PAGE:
and shatter petals on the top of the woodstove when I try to take them out to the compost heap. I'm still sucked in to the picture archive of N. Sweden. The archive is from 1929, not that many years ago, but it looks like something from a completely different era. I can't explain, even to myself, why this is so rich and affecting.
I can't read a word of it, and yet there is the stark reality, not sad, not joyous. It just seems true,
and full of mystery. Black kettles hang over smoky fires in tents with warp weighted loom woven Sami grene weaves on the walls in the background. A reindeer pelt moults against the head of the woman milking it; a midwife sits complacently beside the bed of the new mother. On the pillow next to her is the small, dark head of the newborn. It does and doesn't seem like a miracle.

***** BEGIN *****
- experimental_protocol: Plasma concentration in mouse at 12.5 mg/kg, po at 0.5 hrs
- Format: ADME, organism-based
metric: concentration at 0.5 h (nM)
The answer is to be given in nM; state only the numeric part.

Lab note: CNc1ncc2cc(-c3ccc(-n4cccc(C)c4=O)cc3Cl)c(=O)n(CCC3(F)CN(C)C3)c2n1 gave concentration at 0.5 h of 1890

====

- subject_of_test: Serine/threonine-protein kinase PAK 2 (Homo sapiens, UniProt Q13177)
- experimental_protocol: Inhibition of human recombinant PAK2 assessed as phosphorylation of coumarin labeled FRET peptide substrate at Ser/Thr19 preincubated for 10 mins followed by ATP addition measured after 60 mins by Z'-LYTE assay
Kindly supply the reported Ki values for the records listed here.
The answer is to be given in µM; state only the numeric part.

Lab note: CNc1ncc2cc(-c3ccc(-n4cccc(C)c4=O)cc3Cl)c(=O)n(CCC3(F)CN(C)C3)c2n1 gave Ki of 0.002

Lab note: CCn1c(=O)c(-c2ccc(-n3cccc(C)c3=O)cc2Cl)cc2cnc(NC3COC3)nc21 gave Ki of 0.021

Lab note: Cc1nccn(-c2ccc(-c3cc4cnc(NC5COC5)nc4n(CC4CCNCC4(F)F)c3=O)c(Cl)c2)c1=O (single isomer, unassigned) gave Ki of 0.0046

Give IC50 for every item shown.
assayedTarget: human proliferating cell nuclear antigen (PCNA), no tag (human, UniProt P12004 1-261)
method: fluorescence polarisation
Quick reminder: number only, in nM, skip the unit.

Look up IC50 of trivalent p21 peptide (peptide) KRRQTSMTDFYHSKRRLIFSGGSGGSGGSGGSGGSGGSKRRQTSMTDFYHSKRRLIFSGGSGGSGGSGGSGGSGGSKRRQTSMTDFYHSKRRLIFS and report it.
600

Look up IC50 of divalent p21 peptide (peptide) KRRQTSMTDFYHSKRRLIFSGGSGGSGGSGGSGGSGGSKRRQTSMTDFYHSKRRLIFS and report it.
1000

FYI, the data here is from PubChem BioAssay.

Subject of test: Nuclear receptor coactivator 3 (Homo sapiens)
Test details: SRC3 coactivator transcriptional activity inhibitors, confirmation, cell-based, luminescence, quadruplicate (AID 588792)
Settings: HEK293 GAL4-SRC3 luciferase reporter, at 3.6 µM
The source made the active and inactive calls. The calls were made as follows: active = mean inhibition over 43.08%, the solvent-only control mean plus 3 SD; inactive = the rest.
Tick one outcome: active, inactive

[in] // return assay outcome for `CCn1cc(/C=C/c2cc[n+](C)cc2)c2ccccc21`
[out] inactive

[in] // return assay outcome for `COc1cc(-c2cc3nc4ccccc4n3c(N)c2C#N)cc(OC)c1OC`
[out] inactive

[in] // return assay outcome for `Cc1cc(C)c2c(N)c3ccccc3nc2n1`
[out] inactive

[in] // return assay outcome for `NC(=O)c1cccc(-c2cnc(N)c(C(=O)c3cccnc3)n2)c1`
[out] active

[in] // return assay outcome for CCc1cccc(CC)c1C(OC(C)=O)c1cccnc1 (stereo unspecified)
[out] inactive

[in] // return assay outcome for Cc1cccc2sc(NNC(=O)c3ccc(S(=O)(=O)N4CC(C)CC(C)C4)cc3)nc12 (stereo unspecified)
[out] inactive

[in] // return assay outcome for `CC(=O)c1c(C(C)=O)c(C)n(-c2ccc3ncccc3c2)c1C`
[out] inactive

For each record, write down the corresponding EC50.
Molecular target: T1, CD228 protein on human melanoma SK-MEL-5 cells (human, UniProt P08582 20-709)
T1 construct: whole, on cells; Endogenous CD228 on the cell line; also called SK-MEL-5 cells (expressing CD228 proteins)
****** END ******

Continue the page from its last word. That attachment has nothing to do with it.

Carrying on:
Storehouses, draped with garlands of drying animal pelts, vast forest covered hills, cut by wide, fast Arctic rivers, landscape that dwarfs the lives of humans and animals. No fences. Boats and sleds, few roads. I don't want to be there, but I'm hovering there in my imagination.